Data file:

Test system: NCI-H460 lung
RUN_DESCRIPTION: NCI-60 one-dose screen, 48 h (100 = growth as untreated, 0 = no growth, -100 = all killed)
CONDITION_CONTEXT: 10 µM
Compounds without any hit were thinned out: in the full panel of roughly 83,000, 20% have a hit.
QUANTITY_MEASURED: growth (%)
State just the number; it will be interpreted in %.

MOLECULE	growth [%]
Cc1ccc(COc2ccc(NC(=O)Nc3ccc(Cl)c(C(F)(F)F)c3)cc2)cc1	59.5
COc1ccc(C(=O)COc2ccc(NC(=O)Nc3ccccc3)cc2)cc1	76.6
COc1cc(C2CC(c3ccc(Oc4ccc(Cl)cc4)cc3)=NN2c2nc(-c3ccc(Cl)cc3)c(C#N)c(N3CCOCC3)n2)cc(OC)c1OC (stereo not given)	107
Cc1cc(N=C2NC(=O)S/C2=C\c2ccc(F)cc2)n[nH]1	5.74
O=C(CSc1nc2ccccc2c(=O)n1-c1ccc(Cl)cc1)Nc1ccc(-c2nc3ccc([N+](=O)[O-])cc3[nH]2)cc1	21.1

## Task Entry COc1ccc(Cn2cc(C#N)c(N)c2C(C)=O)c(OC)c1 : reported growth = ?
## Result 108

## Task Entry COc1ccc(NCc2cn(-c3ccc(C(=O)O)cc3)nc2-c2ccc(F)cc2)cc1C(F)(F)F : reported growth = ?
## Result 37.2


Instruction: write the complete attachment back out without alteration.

Test system: NCI-H460 lung
RUN_DESCRIPTION: NCI-60 one-dose screen, 48 h (100 = growth as untreated, 0 = no growth, -100 = all killed)
CONDITION_CONTEXT: 10 µM
Compounds without any hit were thinned out: in the full panel of roughly 83,000, 20% have a hit.
QUANTITY_MEASURED: growth (%)
State just the number; it will be interpreted in %.

MOLECULE	growth [%]
Cc1ccc(COc2ccc(NC(=O)Nc3ccc(Cl)c(C(F)(F)F)c3)cc2)cc1	59.5
COc1ccc(C(=O)COc2ccc(NC(=O)Nc3ccccc3)cc2)cc1	76.6
COc1cc(C2CC(c3ccc(Oc4ccc(Cl)cc4)cc3)=NN2c2nc(-c3ccc(Cl)cc3)c(C#N)c(N3CCOCC3)n2)cc(OC)c1OC (stereo not given)	107
Cc1cc(N=C2NC(=O)S/C2=C\c2ccc(F)cc2)n[nH]1	5.74
O=C(CSc1nc2ccccc2c(=O)n1-c1ccc(Cl)cc1)Nc1ccc(-c2nc3ccc([N+](=O)[O-])cc3[nH]2)cc1	21.1

## Task Entry COc1ccc(Cn2cc(C#N)c(N)c2C(C)=O)c(OC)c1 : reported growth = ?
## Result 108

## Task Entry COc1ccc(NCc2cn(-c3ccc(C(=O)O)cc3)nc2-c2ccc(F)cc2)cc1C(F)(F)F : reported growth = ?
## Result 37.2